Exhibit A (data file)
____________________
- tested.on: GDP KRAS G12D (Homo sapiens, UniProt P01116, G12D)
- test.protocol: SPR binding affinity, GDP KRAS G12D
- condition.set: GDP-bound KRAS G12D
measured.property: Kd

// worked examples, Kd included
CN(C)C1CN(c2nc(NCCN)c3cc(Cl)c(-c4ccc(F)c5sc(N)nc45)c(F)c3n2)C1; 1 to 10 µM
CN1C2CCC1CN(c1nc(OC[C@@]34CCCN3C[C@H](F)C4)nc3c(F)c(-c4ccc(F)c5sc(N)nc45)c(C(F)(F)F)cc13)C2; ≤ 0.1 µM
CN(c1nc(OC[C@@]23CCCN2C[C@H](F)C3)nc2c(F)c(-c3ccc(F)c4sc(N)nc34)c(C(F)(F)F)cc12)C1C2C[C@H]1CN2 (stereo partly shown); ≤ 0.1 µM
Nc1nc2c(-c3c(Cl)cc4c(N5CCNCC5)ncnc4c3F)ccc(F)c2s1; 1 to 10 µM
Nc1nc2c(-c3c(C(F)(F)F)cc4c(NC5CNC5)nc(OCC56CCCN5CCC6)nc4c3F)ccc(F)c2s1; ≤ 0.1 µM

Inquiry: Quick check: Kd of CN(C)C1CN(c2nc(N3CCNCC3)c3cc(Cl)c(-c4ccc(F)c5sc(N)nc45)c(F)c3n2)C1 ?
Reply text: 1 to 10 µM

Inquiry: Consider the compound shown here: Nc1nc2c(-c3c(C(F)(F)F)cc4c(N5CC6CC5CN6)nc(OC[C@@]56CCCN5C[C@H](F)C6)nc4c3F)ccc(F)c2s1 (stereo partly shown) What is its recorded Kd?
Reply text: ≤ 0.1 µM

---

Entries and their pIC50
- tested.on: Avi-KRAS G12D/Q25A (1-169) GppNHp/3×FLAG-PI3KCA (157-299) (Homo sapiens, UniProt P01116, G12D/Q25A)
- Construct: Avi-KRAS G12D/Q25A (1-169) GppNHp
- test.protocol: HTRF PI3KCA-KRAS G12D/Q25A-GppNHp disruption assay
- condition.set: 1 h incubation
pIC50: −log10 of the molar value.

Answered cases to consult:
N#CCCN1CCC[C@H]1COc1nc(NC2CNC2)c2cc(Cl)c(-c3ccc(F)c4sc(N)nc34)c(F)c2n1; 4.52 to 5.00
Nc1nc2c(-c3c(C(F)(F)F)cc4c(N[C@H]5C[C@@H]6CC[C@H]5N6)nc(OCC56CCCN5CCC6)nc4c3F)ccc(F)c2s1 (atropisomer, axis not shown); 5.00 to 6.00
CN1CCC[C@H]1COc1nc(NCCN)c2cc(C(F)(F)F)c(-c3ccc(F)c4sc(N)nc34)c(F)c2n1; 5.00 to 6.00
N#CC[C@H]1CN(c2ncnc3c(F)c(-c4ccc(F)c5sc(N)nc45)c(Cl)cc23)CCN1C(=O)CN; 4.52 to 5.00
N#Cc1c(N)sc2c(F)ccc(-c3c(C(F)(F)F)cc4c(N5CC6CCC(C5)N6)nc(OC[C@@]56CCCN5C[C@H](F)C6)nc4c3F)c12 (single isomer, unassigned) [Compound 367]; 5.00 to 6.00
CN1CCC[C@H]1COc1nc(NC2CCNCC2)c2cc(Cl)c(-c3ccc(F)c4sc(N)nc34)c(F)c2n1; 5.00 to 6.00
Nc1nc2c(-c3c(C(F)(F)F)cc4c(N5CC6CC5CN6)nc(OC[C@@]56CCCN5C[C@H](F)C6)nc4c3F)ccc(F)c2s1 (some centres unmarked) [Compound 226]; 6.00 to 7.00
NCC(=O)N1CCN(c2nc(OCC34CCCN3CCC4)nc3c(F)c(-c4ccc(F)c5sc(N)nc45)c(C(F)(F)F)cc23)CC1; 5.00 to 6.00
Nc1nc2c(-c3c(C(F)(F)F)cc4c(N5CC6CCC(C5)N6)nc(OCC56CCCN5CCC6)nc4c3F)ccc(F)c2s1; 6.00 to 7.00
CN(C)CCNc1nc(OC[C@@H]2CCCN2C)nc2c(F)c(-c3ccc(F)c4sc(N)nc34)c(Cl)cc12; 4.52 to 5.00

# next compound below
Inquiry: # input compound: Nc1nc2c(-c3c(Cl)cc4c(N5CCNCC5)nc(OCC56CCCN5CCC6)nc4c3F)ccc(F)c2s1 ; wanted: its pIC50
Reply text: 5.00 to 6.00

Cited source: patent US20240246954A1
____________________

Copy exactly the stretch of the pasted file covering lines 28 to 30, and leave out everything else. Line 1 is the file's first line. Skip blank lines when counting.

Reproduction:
CN1CCC[C@H]1COc1nc(NC2CCNCC2)c2cc(Cl)c(-c3ccc(F)c4sc(N)nc34)c(F)c2n1; 5.00 to 6.00
Nc1nc2c(-c3c(C(F)(F)F)cc4c(N5CC6CC5CN6)nc(OC[C@@]56CCCN5C[C@H](F)C6)nc4c3F)ccc(F)c2s1 (some centres unmarked) [Compound 226]; 6.00 to 7.00
NCC(=O)N1CCN(c2nc(OCC34CCCN3CCC4)nc3c(F)c(-c4ccc(F)c5sc(N)nc45)c(C(F)(F)F)cc23)CC1; 5.00 to 6.00